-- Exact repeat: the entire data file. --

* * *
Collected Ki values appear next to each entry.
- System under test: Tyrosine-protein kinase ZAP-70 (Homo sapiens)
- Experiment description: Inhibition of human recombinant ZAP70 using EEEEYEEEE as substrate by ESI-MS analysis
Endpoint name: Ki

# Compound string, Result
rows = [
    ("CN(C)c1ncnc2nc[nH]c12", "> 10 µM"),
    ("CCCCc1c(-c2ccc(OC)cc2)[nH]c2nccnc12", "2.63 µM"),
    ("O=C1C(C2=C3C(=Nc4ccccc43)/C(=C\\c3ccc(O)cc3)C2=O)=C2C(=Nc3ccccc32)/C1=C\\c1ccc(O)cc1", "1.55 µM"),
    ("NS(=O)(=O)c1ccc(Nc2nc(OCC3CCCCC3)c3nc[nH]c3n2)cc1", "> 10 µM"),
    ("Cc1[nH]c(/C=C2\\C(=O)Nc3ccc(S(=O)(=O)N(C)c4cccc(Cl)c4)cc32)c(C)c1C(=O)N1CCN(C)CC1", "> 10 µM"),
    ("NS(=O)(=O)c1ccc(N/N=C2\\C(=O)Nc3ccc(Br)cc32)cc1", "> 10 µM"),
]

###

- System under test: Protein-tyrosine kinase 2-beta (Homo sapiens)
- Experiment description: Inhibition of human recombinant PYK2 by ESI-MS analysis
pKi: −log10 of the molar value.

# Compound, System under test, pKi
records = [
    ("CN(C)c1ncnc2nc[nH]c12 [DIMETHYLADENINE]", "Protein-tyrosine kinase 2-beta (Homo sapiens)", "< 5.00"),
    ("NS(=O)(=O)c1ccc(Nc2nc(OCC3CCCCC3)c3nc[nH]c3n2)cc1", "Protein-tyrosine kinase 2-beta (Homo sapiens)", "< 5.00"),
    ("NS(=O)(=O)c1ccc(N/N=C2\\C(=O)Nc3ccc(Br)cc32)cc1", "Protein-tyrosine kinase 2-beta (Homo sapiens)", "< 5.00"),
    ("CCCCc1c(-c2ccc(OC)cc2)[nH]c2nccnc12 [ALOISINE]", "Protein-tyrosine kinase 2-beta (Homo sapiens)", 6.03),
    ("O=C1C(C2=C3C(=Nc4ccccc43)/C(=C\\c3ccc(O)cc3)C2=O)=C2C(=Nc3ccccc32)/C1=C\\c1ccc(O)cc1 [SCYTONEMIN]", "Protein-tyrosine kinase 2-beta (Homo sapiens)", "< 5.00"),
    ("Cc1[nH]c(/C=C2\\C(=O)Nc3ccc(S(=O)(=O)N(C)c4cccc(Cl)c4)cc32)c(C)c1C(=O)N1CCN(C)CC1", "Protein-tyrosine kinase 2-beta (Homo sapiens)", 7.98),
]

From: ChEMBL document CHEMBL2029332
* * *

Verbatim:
Collected Ki values appear next to each entry.
- System under test: Tyrosine-protein kinase ZAP-70 (Homo sapiens)
- Experiment description: Inhibition of human recombinant ZAP70 using EEEEYEEEE as substrate by ESI-MS analysis
Endpoint name: Ki

# Compound string, Result
rows = [
    ("CN(C)c1ncnc2nc[nH]c12", "> 10 µM"),
    ("CCCCc1c(-c2ccc(OC)cc2)[nH]c2nccnc12", "2.63 µM"),
    ("O=C1C(C2=C3C(=Nc4ccccc43)/C(=C\\c3ccc(O)cc3)C2=O)=C2C(=Nc3ccccc32)/C1=C\\c1ccc(O)cc1", "1.55 µM"),
    ("NS(=O)(=O)c1ccc(Nc2nc(OCC3CCCCC3)c3nc[nH]c3n2)cc1", "> 10 µM"),
    ("Cc1[nH]c(/C=C2\\C(=O)Nc3ccc(S(=O)(=O)N(C)c4cccc(Cl)c4)cc32)c(C)c1C(=O)N1CCN(C)CC1", "> 10 µM"),
    ("NS(=O)(=O)c1ccc(N/N=C2\\C(=O)Nc3ccc(Br)cc32)cc1", "> 10 µM"),
]

###

- System under test: Protein-tyrosine kinase 2-beta (Homo sapiens)
- Experiment description: Inhibition of human recombinant PYK2 by ESI-MS analysis
pKi: −log10 of the molar value.

# Compound, System under test, pKi
records = [
    ("CN(C)c1ncnc2nc[nH]c12 [DIMETHYLADENINE]", "Protein-tyrosine kinase 2-beta (Homo sapiens)", "< 5.00"),
    ("NS(=O)(=O)c1ccc(Nc2nc(OCC3CCCCC3)c3nc[nH]c3n2)cc1", "Protein-tyrosine kinase 2-beta (Homo sapiens)", "< 5.00"),
    ("NS(=O)(=O)c1ccc(N/N=C2\\C(=O)Nc3ccc(Br)cc32)cc1", "Protein-tyrosine kinase 2-beta (Homo sapiens)", "< 5.00"),
    ("CCCCc1c(-c2ccc(OC)cc2)[nH]c2nccnc12 [ALOISINE]", "Protein-tyrosine kinase 2-beta (Homo sapiens)", 6.03),
    ("O=C1C(C2=C3C(=Nc4ccccc43)/C(=C\\c3ccc(O)cc3)C2=O)=C2C(=Nc3ccccc32)/C1=C\\c1ccc(O)cc1 [SCYTONEMIN]", "Protein-tyrosine kinase 2-beta (Homo sapiens)", "< 5.00"),
    ("Cc1[nH]c(/C=C2\\C(=O)Nc3ccc(S(=O)(=O)N(C)c4cccc(Cl)c4)cc32)c(C)c1C(=O)N1CCN(C)CC1", "Protein-tyrosine kinase 2-beta (Homo sapiens)", 7.98),
]

From: ChEMBL document CHEMBL2029332